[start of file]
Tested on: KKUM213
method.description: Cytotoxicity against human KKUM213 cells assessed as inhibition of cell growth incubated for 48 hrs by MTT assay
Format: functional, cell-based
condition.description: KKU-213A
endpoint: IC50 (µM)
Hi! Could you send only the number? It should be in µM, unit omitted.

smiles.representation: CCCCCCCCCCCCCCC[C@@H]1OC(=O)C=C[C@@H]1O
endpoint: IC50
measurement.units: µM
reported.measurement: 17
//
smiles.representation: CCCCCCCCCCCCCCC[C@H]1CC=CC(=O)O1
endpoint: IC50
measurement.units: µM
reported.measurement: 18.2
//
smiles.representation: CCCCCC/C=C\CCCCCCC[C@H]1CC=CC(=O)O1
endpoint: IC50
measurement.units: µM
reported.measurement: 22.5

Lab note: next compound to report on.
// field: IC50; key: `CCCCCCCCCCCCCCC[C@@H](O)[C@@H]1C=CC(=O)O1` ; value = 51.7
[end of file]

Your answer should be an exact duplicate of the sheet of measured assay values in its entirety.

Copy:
Tested on: KKUM213
method.description: Cytotoxicity against human KKUM213 cells assessed as inhibition of cell growth incubated for 48 hrs by MTT assay
Format: functional, cell-based
condition.description: KKU-213A
endpoint: IC50 (µM)
Hi! Could you send only the number? It should be in µM, unit omitted.

smiles.representation: CCCCCCCCCCCCCCC[C@@H]1OC(=O)C=C[C@@H]1O
endpoint: IC50
measurement.units: µM
reported.measurement: 17
//
smiles.representation: CCCCCCCCCCCCCCC[C@H]1CC=CC(=O)O1
endpoint: IC50
measurement.units: µM
reported.measurement: 18.2
//
smiles.representation: CCCCCC/C=C\CCCCCCC[C@H]1CC=CC(=O)O1
endpoint: IC50
measurement.units: µM
reported.measurement: 22.5

Lab note: next compound to report on.
// field: IC50; key: `CCCCCCCCCCCCCCC[C@@H](O)[C@@H]1C=CC(=O)O1` ; value = 51.7